Given limited research, however, the impact of fees (specifically) and financial sanctions (as a group) on youth’s recidivism is unclear. In this study, we rigorously examine (1) whether juvenile fee repeal in Alameda County, California reduced recidivism, and (2) the extent to which total financial sanctions increase recidivism.
Methods: To address these two aims, we accessed, linked, and analyzed administrative data from county and state agencies, using a machine learning approach paired with Targeted Maximum Likelihood Estimation (TMLE). Baseline covariates included age, gender, race, socioeconomic status, risk level, qualifying referral offense and year.
For Aim 1, TMLE was performed to compare the pre-repeal (N=1,656) and post-repeal (N=745) cohorts of youth on any arrest in the year after probation placement. For Aim 2, TMLE was performed on the whole sample (N=2,401)using financial sanctions in the first three months as interventions (coded as none/low/moderate/high; or as none/any) and any arrest in months 4–24 as outcome.
Results: Aim 1 results indicate—counter to predictions—that the likelihood of rearrest was greater in the post-repeal cohort than the pre-repeal cohort (by 7 percentage points, 95% CI: 0.03–0.11, p < 0.01). Given that analyses of the pre-repeal sample indicate that fees alone do not significantly predict rearrest, we assume this difference between cohorts is attributable to an unobserved variable.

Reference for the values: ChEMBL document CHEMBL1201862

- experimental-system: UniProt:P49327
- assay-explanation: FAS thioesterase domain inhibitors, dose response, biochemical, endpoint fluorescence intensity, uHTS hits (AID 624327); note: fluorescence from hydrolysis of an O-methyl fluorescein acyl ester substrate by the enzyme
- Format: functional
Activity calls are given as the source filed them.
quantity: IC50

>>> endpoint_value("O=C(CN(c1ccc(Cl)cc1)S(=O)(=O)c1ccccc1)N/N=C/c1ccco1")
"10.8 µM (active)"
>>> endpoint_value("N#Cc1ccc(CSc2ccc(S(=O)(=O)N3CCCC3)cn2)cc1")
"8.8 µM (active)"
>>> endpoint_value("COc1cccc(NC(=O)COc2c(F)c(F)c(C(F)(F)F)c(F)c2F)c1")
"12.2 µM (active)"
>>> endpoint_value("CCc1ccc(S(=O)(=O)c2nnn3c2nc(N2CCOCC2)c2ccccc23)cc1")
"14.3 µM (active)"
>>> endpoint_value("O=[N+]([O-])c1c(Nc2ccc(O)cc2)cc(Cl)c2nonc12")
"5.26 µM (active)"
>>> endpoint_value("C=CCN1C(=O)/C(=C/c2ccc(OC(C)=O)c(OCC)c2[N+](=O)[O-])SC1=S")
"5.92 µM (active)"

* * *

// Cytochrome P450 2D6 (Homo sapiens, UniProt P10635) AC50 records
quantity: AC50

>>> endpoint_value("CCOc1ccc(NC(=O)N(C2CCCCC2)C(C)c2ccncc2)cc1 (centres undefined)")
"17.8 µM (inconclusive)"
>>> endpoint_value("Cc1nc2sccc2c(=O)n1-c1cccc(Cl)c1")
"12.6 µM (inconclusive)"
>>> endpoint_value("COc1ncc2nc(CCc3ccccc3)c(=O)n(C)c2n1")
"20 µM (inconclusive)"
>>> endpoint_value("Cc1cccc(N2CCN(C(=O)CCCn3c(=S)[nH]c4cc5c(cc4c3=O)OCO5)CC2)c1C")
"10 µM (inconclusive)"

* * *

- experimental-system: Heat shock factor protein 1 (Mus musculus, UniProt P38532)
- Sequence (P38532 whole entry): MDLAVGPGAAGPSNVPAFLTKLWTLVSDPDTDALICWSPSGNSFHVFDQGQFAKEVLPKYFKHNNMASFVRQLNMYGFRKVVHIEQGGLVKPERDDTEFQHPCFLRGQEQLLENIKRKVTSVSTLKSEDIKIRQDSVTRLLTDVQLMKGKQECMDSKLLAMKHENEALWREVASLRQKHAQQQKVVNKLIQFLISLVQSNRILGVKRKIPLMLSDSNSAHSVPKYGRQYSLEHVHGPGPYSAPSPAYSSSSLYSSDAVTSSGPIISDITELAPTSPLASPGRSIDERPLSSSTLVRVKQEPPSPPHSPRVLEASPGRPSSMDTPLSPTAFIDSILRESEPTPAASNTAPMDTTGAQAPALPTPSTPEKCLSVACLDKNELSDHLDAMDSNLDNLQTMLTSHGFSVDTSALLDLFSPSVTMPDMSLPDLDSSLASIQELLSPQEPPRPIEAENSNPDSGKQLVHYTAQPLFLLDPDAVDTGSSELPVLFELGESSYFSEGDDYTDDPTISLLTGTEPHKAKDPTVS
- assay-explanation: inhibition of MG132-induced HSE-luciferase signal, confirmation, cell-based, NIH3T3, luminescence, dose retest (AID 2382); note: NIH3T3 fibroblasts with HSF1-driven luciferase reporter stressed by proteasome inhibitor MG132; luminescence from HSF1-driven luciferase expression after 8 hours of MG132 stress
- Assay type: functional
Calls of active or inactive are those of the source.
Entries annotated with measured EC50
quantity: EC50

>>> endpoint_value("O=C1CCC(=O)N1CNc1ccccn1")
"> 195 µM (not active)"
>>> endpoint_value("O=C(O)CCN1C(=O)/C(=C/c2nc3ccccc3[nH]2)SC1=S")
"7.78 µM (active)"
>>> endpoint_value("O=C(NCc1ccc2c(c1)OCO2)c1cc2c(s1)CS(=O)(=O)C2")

Aim 2 results indicate that having any financial sanction (compared to no financial sanction) modestly but significantly increased youth’s likelihood of rearrest (by 4 percentage points, 95% CI: 0.001–0.08, p <0.05). The level of sanctions imposed (none/low/mod/high), however, did not significantly predict reoffending.
Conclusions and Implications: We replicated and extended Piquero & Jennings’ (2017) finding that financial sanctions are a weak risk factor for recidivism. However, we found no support for the premise that fees (specifically) are risk factors—or that repealing fees will reduce recidivism. Our findings provide no support for the argument that fee repeal reduces recidivism. We recommend advocates instead rely on the empirically supported argument that fee repeal meaningfully reduces the load of financial burdens that families with justice involved youth otherwise bear (see Chambers et al., 2021).